Tornado Safety Tips
Assemble a Disaster Supplies Kit
The first step in preparing for any type of disaster is to assemble a disaster supplies kit, which should include the following items:
- A first aid kit and any essential medications.
- Special items for infants, the elderly or disabled.
- Canned food and a can opener.
- At least three gallons of water per person.
- Protective clothing, bedding or sleeping bags.
- A battery-powered radio, flashlight and extra batteries.
- Written instructions on how to turn off electricity, gas, and water if authorities advise you to do so. (Remember, you'll need a professional to turn natural gas service back on.)
Prepare a Home Tornado Plan
Pick a place where your family can gather if a tornado is headed your way. It can be a basement or a center hallway, bathroom, or closet on the lowest floor. Keep this place uncluttered. If you are in a high-rise building, you may not have enough time to get to the lowest floor, so pick a place in a hallway in the center of the building.
Stay Tuned for Storm Warnings
Listen to your local radio and TV stations for updated storm information and know the difference between a tornado WATCH and a tornado WARNING:
- A tornado WATCH means a tornado is possible in your area.
- A tornado WARNING means a tornado has been sighted and may be headed for your area. Go to safety immediately.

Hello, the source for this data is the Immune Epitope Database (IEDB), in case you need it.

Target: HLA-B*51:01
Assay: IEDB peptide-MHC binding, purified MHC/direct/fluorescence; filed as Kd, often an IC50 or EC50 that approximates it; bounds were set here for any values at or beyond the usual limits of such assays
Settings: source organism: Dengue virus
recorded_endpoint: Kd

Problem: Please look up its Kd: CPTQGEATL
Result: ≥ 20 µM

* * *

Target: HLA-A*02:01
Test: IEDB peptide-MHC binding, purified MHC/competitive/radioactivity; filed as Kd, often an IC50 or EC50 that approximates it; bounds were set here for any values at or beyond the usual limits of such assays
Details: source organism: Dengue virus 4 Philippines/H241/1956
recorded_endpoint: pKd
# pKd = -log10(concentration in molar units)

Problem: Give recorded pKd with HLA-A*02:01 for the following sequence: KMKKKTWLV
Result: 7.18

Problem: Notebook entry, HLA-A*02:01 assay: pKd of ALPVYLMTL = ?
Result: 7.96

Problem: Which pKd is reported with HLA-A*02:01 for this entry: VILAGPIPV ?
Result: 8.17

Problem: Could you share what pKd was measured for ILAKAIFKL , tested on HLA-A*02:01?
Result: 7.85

- Tornado WATCHES and WARNINGS are issued by county or parish.
When a Tornado WATCH is Issued
- Listen to local radio and TV stations for further updates.
- Pay attention to changing weather conditions. You may see blowing debris or hear the sound of an approaching tornado. Many people say it sounds like a freight train.
When a Tornado WARNING is Issued
- If you are inside, go to the safe place you designated to protect yourself from glass and other flying objects.
- If you are outside, hurry to the basement of a nearby sturdy building, or lie flat in a ditch or low-lying area. If you are in a car or mobile home, get out immediately and head for safety.
After the Tornado Passes
- Watch out for fallen power lines and stay out of damaged areas.
- Listen to the radio for information and instructions.
- Use a flashlight to inspect your home for damage.
- Do not use candles at any time.
About the American Red Cross:
The American Red Cross shelters, feeds and provides emotional support to victims of disasters; supplies nearly half of the nation's blood; teaches lifesaving skills; provides international humanitarian aid; and supports military members and their families. The Red Cross is a charitable organization - not a government agency - and depends on volunteers and the generosity of the American public to perform its mission. For more information, please visit www.redcross.org or join our blog at http://blog.redcross.org/. Follow us on twitter @chicagoredcross